What’s Screening: July 15 – 21

We start this week with two very romantic movies. Then two double bills at the finally-open Stanford. Those are followed by one of Pixar’s best and two adaptions of Broadway musicals. And finally, crime stories from Tarantino and Ozu. (Yes, Ozu made crime flicks.)

And three film festivals run this week.

Festivals & Series

New films opening theatrically

B+ Fire of Love (2022), New Mission, Rafael, Sebastopol, opens Friday

How often do you see a documentary on volcanoes that’s also a romantic love story? Katia and Maurice Krafft – a very happily married couple – spent their lives studying the dangerous powers that occasionally break through the earth’s crust. They also had one of those rare perfect marriages; they worked together and loved it. Their work was extremely dangerous – but also very important and beautiful. Lava flows and unique rocks are stunning. But throughout the film, you’re constantly reminded that the film will not end well. They speak mostly in French with subtitles, with English narration by Miranda July.

Another chance to see (virtually)

The Before Trilogy, The Criterion Channel

If there’s a film in this world more romantic than Before Sunrise, I haven’t seen it. A young man and a young woman meet on a train, then spend an afternoon and night walking, talking, and flirting. The only suspense is whether they’ll have sex. But director Richard Linklater, along with his talented actors and writers, went farther. They made two sequels in nine-year increments, letting us see them from youth to early middle age. Read my full article about the trilogy.

Double bills

Bogart double bill: A+ Casablanca (1942) & A In a Lonely Place (1950), Stanford, Saturday & Sunday; full double bills start at 3:50, 5:45 & 7:30

Casablanca: You’ve either already seen the best movie to come out of Hollywood’s studio-era sausage factory, or you know you should. Let me just add that no one who worked on Casablanca thought they were making a masterpiece. For more details, see Casablanca: The Accidental Masterpiece.
In a Lonely Place: Nicholas Ray critiqued masculinity in many of his films, yet rarely as strong as he does here. Early on, the movie feels like an exposé of Hollywood. Then it becomes a murder mystery. It ends up studying the worst of masculinity.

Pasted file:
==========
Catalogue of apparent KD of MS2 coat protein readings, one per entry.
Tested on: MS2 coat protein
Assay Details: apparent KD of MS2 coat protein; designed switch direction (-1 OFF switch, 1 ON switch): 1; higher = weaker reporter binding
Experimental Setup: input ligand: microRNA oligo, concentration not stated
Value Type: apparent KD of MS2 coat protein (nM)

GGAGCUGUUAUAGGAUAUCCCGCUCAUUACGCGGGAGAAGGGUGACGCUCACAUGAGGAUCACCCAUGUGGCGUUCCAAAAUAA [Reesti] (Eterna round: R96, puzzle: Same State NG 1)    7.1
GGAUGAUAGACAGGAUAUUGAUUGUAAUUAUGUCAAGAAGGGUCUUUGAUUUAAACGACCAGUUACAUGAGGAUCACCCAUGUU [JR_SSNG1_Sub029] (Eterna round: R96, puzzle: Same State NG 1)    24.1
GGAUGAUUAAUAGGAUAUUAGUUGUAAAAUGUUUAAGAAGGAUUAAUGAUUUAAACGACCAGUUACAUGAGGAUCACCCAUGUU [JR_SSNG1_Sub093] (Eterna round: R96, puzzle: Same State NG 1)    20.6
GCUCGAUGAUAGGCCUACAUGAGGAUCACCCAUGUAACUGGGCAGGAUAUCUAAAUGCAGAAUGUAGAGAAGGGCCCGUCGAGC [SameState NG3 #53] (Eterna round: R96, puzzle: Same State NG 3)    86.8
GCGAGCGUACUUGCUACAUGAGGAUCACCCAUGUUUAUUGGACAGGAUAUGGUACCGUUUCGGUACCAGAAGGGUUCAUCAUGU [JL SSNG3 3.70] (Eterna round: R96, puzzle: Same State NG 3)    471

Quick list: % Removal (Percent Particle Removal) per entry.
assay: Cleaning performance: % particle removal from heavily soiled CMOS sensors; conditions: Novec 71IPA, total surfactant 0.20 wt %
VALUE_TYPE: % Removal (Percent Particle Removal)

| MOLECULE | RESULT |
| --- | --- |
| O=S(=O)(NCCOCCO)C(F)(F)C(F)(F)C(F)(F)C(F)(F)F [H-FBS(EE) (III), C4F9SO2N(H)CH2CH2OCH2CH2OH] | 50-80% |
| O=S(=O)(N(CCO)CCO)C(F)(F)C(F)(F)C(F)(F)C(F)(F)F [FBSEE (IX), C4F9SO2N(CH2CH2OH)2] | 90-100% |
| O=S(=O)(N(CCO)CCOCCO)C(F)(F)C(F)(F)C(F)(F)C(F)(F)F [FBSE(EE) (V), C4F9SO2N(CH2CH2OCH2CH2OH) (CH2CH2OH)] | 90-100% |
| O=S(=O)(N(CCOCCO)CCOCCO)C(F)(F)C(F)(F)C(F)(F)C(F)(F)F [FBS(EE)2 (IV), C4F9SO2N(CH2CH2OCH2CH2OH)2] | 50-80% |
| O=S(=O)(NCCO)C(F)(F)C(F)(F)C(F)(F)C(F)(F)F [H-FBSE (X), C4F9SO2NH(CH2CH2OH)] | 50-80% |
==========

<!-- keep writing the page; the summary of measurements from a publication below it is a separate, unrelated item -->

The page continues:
Preston Sturges double bill: A- The Miracle of Morgan’s Creek (1944); B+ Christmas in July
(1940); Stanford, Thursday & Friday; full double bills at 6:10pm & 7:30pm
The Miracle of Morgan’s Creek: At a time when it was impossible for a Hollywood picture to criticize the American military, or suggest that a young woman could get pregnant out of wedlock, Preston Sturges made a very funny comedy about a teenage girl who goes out with some soldiers and comes back in a family way. Read my appreciation.
Christmas in July: In his second film as a director, Sturges creates a charming, bitter comedy about the American Dream – with themes that come out of King Vidor’s much more serious masterpiece, The Crowd. Dick Powell stars as a lowly clerk who thinks he has the makings of a brilliant advertising executive.

Theatrical revivals

A- WALL-E (2008), Rafael, Saturday, 1:00pm; Monday, 7:00pm

Andrew Stanton and Pixar made a courageous movie. When Disney finances your big-budget family entertainment, it takes guts to look closely and critically at our consumer culture, obesity, and planetary destruction. Making an almost dialog-free film also took a fair amount of backbone. WALL-E wimps out in the third act–which is both disappointing and probably inevitable–and while that diminishes Stanton’s achievement, it doesn’t destroy it. Read my full review. Part of the summer-long series Pixar Family Film Series.

B+ Hair (1979), Vogue, Wednesday, 7:30pm

The Broadway “tribal love-rock musical” was plotless and pretty much unfilmable (as a teenager, I loved the play). So when it came time to make the movie, Milos Forman and screenwriter Michael Weller created their own story built around the songs and characters. One of the best films about the late 1960’s counterculture, made only a few years after it ended.

B+ Cabaret (1972), various theaters, check for theaters, dates, and times

Back in the spring of 1973, I was angry (but not surprised) when the “obviously commercial Godfather” beat Bob Fosse’s Weimar-era musical for the Best Picture Oscar. Time proved me wrong, and while I wouldn’t today put Cabaret in the same class as The Godfather, this story of decadence in pre-Nazi Germany is still a dazzling piece of style with an important message about the loss of freedom.

B Dragnet Girl (1933), BAMPFA, Saturday, 7:00pm

This is not what you’d expect from Yasujirô Ozu. This crime story is flashy and fun to watch. Kinuyo Tanaka is wonderful as a seemingly innocent young girl who’s really a tough-as-nails moll. Well, maybe she’s not as tough as she seems. The exceptionally handsome Joji Oka brings energy and charisma to the part of her gangster boyfriend – a Japanese James Cagney. This late silent film will be accompanied by Judith Rosenberg on the piano. Part of the series Forever Kinuyo Tanaka.

B Jackie Brown (1997), Balboa, Sunday, 7:30pm

Quentin Tarantino’s follow up to Pulp Fiction is a slick noir that lacks some of the clever dialog that makes the director’s violent movies so much fun. But it’s still worth watching, thanks mostly for Pam Grier’s wonderful performance in the titular role. She plays a flight attendant who’s smuggling large amounts of money into the country illegally. The stellar cast contains Samuel L. Jackson (of course, it’s a Tarantino movie), Michael Keaton, Bridget Fonda, Robert Forster, and Robert De Niro as a very stupid criminal. There are some great old songs on the soundtrack.

Frequently-revived classics